A Winning Barber And a Whimsical Seville at San Francisco Opera

Ilana Walder-Biesanz on November 29, 2015
Figaro (Lucas Meacham) sings "Largo al factotum" in S.F. Opera's Barber of Seville revival. All photos by Cory Weaver.

San Francisco Opera’s The Barber of Seville takes its inspiration, appropriately enough, from its title. Two things stand out about this production: Lucas Meacham’s charismatic Figaro and the timeless, colorful Seville envisioned and realized by the all-Spanish production team. The result is buoyant and engaging, despite an uneven cast and some blocking missteps.

As Figaro, Lucas Meacham drew all eyes whenever he entered the stage. He delivered every line with such naturalness and variety that he seemed to be thinking them up in the moment. This barber-matchmaker has ingenuity, guts, and an endearing ability to laugh at himself, so for once, his claims of the demand for his services hardly seem exaggerated. He also has a strong baritone with a warm top and an excellent facility for delivering patter at breakneck speed. His oft-migrated vowels were a small price to pay for an otherwise-perfect Figaro.

Rosina (Daniela Mack) takes a singing lesson with Almaviva (Rene Barbera)

Daniela Mack wisely kept Rosina as far as possible from a simpering ingénue. Her colorful costumes in a beige world, her gleeful trick-playing, and her rich lower range all showed that she had sass and spine to spare. Mack also has the vocal goods to deliver on the role’s coloratura, offering fast and high variations on “Una voce poco fa” while respecting and frequently returning to Rossini’s original line. It’s a rarity and delight to hear the role sung in such a rich, grounded mezzo voice without sacrificing any of the impressive vocal fireworks audiences expect.

René Barbera’s Almaviva was the weak link in this trio of leads. He had the dashing-tenor-throwing-money-around air down pat, and his bright high notes were glorious to hear. But his voice carries too much vocal weight for a role that demands so much agility. While he managed to execute his many quick passages with technical accuracy, the transitions between notes were strained and the line of the voice was rarely smooth.  It’s especially strange, therefore, that he got an extra coloratura-filled aria, the usually cut “Cessa di più resistere” in the second act. (San Francisco audiences will be familiar with his rendition of this piece; Barbera played Don Ramiro in La Cenerentola, where the aria also appears, in 2014.)

Don Basilio (Andrea Silvestrelli) and Doctor Bartolo (Alessandro Corbelli)

The three supporting roles were ably filled. Andrea Silvestrelli’s height and booming, cavernous bass voice both served him to great comedic effect in the role of Don Basilio, especially in his delicious “La calunnia è un venticello.” As Doctor Bartolo, Alessandro Corbelli was the model of a comic bass — vocally solid, but focused on character. He wasn’t afraid to manipulate his voice or shout his lines, if the moment called for it. Finally, Catherine Cook got a brief star turn as the housekeeper, Berta. Her resonant voice found a distinctive place in the ensembles, and her obvious exasperation with both Rosina and Bartolo, plus her opportunistic plan to enjoy whatever time remained to her, provoked lots of laughs.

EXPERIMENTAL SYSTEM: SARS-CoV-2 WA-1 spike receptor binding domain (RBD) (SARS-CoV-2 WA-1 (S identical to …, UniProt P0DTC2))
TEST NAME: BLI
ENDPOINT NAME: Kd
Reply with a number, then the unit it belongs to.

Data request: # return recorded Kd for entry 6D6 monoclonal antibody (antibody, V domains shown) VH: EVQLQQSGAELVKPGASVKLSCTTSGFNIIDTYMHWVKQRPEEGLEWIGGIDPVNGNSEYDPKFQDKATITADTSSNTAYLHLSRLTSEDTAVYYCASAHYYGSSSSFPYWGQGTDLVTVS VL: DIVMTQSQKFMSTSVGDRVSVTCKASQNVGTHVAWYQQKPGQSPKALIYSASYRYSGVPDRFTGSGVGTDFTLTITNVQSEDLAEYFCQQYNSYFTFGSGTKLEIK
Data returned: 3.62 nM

Efrain Solis and Catherine Cook (Berta)

After some brass missteps at the beginning of the overture, the San Francisco Opera Orchestra played well under Giuseppe Finzi’s baton. The music continued at an appropriately brisk pace. Finzi kept things playful, with a light-handed approach and lots of room left for the singers and instrumentalists to exaggerate the score, as befits such a silly opera. While the singers were not always clearly audible, the set and staging were at fault, not the orchestra.

The acoustics, in fact, are this staging’s biggest flaw. The set leaves much of the stage empty, so voices coming from upstage can get lost. This is worsened by occasional awkward bits of blocking that call for the singers to face away from the audience while delivering recitative. The first conversation between Almaviva and Figaro was particularly inaudible.

In all other respects, director Emilio Sagi’s production, revived by director Roy Rallo, is delightful. A white and beige palette slowly gives way to bright hues as the lovers’ schemes succeed. Rosina leads the transformation, her Technicolor dress foreshadowing the celebration at the end of Act II. The time period is ambiguous; Pepa Ojanguren’s costumes are traditional, rural dress that could belong to any decade of the last couple centuries. Only Almaviva’s flashy car in the finale implies a semi-modern setting. Gary Marder’s lighting lends extra fun to the production, with romantic mood lighting for the serenade (which gives way to sudden, harsh daylight when Rosina’s response is interrupted) and red-and-green-bulbed chandeliers in Bartolo’s house.

The blocking is also generally clever and deftly executed. The Act I letter-for-laundry-list exchange is so smoothly arranged that audience members who blink will be as surprised as Bartolo by the result. An opportune use of the orchestra pit has ladders appearing there as a plausible escape from the impasse of the first act finale. Flamenco dancers moving props, serving coffee, and forming crowds keep the stage bustling, even if they sometimes draw focus away from the principals.

Quibbles aside, this is a production that accomplishes its aims. The Barber of Seville is supposed to be frothy and fun. At San Francisco Opera, thanks to some great stars and a lively staging, it is.

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